PORTLAND — After hiding for 34 years, convicted rapist Gary A. Irving will finally pay for his crimes. And one of his relatives made it happen.

According to a law enforcement official, a member of Irving’s family in Massachusetts tipped off authorities in that state after a family dispute, leading them to Irving’s home in Gorham. He was arrested there Wednesday night.

Authorities in Massachusetts and Maine would not confirm that was how they found Irving, and would not elaborate Friday on the source of their information.

Irving, 52, appeared in Cumberland County Unified Criminal Court on Friday for a hearing on a fugitive-from-justice warrant seeking to return him to Massachusetts to be sentenced for three rapes in 1978, when he was 18.

The hearing was continued until Monday so Irving’s attorney could review his case in more depth. Irving will remain in Cumberland County Jail without bail.

U.S. Marshal for Maine Noel March said it’s not unusual for family members to lead police to a fugitive. He said his deputy marshals were not involved in apprehending Irving and he had no direct knowledge about the investigation.

“Keeping secrets is a two-edged sword,” March said. “Families are typically the most trusted confidants. They will help a fugitive evade capture. In some cases, their ability to avoid arrest can last for years, decades and sometimes forever.

“The other side of that coin is that it’s those same family members and confidants who hold the key for law enforcement to learn of the fugitive’s whereabouts. And when emotions change and loyalties are lost, that’s when the most trusted keeper of your secrets may well turn on you,” March said.

Over the years, Irving blended into the fabric of Gorham, a suburb of 16,000 people, raising a family there and attending school events for his children. He called himself Gregg Irving — his brother’s name, according to a childhood friend.

That life ended Wednesday, after about a dozen state troopers from Massachusetts and Maine assembled at the park-and-ride lot on Route 114 in Gorham.

Irving was watching television with his wife when Gorham police Officer Michael Brown and Maine State Police Sgt. Robert Burke knocked on his door, according to court papers. Brown told Irving that police had received a 911 call that had been disconnected, and asked him to come out of the house, onto the porch.

Burke noted that Irving matched a photo that Massachusetts police had shown him, then summoned the troopers, who identified him by a scar on his chest from heart surgery when he was a child.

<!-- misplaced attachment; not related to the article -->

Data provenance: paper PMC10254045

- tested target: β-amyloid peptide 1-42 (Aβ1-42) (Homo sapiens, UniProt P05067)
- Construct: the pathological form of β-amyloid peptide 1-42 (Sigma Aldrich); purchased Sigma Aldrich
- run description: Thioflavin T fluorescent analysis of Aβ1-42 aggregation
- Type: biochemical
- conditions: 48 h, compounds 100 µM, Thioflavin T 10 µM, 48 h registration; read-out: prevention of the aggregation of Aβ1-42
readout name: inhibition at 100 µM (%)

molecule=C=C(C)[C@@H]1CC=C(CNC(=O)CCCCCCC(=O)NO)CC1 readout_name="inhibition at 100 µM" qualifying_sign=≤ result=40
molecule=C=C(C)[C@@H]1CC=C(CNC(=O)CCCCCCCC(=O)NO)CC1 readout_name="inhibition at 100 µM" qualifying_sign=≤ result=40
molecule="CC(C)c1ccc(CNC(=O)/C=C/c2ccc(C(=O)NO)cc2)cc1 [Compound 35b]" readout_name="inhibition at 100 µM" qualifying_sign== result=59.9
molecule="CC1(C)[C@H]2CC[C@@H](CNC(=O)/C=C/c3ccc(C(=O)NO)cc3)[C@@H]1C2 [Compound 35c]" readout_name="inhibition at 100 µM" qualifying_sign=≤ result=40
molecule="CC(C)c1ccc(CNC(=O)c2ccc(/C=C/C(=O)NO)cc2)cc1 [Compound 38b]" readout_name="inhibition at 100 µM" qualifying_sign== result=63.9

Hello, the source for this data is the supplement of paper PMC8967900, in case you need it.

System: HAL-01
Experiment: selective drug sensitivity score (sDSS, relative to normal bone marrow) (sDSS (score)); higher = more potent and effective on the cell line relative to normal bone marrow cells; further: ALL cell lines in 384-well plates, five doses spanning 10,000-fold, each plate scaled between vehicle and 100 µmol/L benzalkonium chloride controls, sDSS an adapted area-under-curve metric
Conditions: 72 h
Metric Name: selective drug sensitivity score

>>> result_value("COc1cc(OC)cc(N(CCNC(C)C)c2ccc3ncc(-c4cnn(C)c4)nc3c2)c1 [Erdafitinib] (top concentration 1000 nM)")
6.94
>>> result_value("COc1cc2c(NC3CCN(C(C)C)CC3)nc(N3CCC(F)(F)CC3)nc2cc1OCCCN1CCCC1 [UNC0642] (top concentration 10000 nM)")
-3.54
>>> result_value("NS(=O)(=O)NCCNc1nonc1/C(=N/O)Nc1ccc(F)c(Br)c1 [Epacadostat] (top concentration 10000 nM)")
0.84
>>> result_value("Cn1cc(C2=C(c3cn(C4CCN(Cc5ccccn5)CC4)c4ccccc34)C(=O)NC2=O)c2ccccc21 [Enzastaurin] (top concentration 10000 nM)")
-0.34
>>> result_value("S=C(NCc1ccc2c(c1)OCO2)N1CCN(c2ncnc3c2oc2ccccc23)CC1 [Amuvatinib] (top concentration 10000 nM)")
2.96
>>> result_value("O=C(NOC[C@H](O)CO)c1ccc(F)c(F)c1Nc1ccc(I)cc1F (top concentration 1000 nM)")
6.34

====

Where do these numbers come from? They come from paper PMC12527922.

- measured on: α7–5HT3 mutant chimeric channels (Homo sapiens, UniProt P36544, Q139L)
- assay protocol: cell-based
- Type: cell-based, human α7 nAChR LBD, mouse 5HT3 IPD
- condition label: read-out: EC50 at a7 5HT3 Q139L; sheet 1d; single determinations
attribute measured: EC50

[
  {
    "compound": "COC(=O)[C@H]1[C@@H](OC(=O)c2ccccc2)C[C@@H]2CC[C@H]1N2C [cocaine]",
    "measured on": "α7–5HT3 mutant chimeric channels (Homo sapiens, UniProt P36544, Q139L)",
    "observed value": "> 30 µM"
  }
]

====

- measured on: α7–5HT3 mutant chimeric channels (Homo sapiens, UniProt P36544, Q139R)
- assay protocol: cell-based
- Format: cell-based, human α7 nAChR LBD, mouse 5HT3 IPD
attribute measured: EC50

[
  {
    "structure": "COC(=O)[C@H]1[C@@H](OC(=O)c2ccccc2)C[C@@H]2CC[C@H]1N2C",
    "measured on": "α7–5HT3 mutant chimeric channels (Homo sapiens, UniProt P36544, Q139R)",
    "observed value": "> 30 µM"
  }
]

Later, at the Gorham Police Department, fingerprints confirmed his identity, according to the court papers.

According to police, Irving’s initial response was to ask them, “How did you find me?”

He would not answer any questions until he spoke with a lawyer, beyond confirming that his real name is Gary A. Irving, the court papers say.

Several of Irving’s family members attended Friday’s hearing, from outside the state and from the family he built in Gorham. They would not speak to reporters.

Massachusetts State Police detectives also attended, but declined to discuss the case.

Irving, a rotund man with a long beard, appeared in court wearing the yellow uniform of a maximum-security prisoner.

He glanced briefly at the half-dozen family members seated together in the courtroom, but there was no interaction.

Irving’s lawyer, Christopher Leddy, told Justice Roland Cole that he needed more time to review the documents in Irving’s case. Cole rescheduled the hearing for 8:30 a.m. Monday.

Assistant District Attorney Anne Berlind said the fugitive-from-justice charge is not a crime in itself, and requires no plea. Irving can request a hearing if he wants to challenge the state’s evidence that he is who police say he is.

Leddy said after Friday’s hearing that the family had asked him not to comment on the case, and he asked that the media respect the family’s wish for privacy.

Irving was convicted in 1979 of raping three women in southeastern Massachusetts. His family posted $5,000 bail to ensure his appearance for trial and he appeared. After he was found guilty, and before he was to be sentenced, a judge released him on bail for a weekend.

He never returned for sentencing.

Leddy said Thursday that Irving came to Maine because he had camped here as a child and remembered the state fondly.

Doris Dickson, who knew Irving when they were teenagers in Rockland, Mass., said his disappearance created problems for his family.

The family forfeited the $5,000 bail and she believes they lost their newly purchased home on Myrtle Street to cover the loss.

Irving’s father has died, she said, but his mother and possibly two brothers are still alive.

The family moved away, she said, and Gary Irving’s crimes remain part of the history of the region.

David Hench can be contacted at 791-6327 or at:

[email protected]